Voter Registration Scams

The 2020 presidential election is right around the corner, and with it comes an increase in people updating their voter registration or registering to vote for the first time. Scammers love to use opportunities like these to steal sensitive information. 

Two ways voter registration scams can occur:

Identity Theft 

Scammers, posing as election officials, contact you by phone, email, or in-person asking you for personal or financial information to help you register to vote. The communication comes from someone other than your state or local election official. 

If you provided personal or financial information and later realized it was a scam, visit IdentityTheft.gov from the Federal Trade Commission to file a report and create a personalized plan for recovery. For more immediate action steps, visit FraudSupport.org.

Government Imposter Scams 

Fraudsters pretend to be an election official and contact you by email, text, phone, or social media. For example, you receive an unsolicited phone call asking you to pay a fee to complete your voter registration paperwork. After you pay, you never receive your voter registration card in the mail.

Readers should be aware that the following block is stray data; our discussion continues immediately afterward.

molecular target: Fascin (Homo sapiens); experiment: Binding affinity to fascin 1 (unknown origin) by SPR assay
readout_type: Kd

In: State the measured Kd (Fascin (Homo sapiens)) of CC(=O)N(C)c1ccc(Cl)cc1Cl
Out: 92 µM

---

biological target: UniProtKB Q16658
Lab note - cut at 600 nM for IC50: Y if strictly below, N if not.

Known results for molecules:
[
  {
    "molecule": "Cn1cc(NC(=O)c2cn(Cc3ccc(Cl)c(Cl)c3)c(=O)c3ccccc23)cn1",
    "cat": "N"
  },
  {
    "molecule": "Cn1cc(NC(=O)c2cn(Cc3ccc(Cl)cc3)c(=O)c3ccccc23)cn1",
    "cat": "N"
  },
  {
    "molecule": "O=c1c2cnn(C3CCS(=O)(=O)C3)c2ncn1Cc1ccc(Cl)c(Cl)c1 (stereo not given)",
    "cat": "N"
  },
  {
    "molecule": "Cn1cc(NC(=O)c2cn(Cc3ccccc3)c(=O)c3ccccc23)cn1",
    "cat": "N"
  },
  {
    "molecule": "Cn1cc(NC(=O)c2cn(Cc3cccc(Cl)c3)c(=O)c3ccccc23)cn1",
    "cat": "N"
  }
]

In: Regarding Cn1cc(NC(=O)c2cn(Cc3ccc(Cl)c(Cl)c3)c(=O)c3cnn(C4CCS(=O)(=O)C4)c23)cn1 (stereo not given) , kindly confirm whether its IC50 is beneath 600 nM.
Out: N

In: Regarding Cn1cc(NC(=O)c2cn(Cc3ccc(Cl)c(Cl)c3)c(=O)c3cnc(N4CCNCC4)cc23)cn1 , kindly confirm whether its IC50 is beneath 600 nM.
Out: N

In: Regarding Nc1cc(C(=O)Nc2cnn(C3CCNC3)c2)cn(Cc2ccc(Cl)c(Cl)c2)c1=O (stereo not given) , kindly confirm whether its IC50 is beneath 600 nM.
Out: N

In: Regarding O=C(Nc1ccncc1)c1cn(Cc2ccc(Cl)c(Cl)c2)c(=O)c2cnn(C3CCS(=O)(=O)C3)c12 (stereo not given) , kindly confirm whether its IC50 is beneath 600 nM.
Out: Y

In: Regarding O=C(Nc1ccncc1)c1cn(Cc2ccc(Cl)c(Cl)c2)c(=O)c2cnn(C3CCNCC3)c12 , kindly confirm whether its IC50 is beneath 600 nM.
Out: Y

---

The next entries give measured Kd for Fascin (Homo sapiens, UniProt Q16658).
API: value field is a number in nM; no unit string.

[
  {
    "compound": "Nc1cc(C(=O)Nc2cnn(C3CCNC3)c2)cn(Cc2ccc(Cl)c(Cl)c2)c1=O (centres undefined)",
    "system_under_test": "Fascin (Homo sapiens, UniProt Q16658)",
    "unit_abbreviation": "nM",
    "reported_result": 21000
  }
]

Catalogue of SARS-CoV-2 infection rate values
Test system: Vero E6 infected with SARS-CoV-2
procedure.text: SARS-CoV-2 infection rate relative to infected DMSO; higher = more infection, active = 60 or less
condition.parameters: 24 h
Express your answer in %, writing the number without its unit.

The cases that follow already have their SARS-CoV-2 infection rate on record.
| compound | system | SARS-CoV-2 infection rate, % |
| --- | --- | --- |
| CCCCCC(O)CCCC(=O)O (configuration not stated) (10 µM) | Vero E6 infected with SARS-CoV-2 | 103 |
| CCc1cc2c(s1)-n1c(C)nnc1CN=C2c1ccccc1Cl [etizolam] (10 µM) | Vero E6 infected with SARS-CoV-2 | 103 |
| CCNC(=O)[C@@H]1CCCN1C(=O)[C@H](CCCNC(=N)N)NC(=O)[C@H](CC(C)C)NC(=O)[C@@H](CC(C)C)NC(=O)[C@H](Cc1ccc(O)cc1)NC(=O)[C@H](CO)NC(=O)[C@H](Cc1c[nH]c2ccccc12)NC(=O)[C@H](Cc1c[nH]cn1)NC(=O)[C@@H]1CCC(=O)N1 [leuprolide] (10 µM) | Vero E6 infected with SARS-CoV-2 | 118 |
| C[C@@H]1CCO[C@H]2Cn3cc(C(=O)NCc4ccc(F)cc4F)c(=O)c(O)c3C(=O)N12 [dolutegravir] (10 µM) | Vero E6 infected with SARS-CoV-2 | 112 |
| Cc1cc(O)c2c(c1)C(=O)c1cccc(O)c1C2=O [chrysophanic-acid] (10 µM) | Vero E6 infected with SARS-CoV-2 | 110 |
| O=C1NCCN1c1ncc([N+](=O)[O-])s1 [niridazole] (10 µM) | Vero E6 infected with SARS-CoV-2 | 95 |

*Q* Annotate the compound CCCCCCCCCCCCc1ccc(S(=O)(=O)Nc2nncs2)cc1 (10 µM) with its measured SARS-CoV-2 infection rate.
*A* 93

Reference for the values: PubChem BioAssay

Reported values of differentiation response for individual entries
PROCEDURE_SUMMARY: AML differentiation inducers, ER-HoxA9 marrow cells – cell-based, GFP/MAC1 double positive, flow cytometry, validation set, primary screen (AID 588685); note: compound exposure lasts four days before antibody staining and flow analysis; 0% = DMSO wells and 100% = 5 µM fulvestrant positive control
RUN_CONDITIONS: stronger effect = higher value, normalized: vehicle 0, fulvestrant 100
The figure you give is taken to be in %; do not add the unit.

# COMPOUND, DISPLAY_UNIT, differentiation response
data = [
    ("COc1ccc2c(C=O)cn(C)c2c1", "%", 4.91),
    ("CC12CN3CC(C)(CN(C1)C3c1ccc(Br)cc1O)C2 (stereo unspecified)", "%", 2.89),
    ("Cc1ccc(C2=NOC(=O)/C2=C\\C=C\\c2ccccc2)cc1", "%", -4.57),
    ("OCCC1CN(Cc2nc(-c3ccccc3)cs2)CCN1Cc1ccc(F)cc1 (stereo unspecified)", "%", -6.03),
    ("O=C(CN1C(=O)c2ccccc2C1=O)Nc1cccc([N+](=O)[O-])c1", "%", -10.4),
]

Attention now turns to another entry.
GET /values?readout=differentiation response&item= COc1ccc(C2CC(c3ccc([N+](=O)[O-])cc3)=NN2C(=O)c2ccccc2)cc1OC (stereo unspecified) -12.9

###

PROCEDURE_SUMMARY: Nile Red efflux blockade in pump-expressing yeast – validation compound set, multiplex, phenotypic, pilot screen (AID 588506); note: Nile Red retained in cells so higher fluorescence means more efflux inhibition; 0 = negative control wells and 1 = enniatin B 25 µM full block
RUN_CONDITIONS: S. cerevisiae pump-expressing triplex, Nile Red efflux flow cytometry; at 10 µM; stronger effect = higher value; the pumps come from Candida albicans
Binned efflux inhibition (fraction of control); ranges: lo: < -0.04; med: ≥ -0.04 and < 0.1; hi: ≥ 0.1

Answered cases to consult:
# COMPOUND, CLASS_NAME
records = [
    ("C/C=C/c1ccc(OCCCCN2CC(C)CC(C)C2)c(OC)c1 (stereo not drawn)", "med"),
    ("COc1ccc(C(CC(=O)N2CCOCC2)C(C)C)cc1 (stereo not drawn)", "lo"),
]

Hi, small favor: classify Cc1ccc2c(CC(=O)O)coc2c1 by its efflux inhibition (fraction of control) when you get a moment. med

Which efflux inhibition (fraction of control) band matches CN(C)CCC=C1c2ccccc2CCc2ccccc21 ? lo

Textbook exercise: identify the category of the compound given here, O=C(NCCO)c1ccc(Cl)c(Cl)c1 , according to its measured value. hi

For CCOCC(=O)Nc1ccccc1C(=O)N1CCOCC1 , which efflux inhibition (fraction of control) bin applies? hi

If you provided financial information, contact your bank or financial institution immediately to close or change any compromised accounts. Then visit Fraudsupport.org for more recovery tips.

Voting this November is important and, if you haven’t already, we encourage you to register to vote. If you are unable to receive a registration form from your city or local election board office, you can find one here in the U.S. Election Assistance Commission Website with your state’s voter registration requirements.

If you have experienced any of these voter registration scams, please visit FraudSupport.org for more reporting and recovery resources. To learn more about the Cybercrime Support Network, follow us on Twitter, Facebook, LinkedIn and Youtube.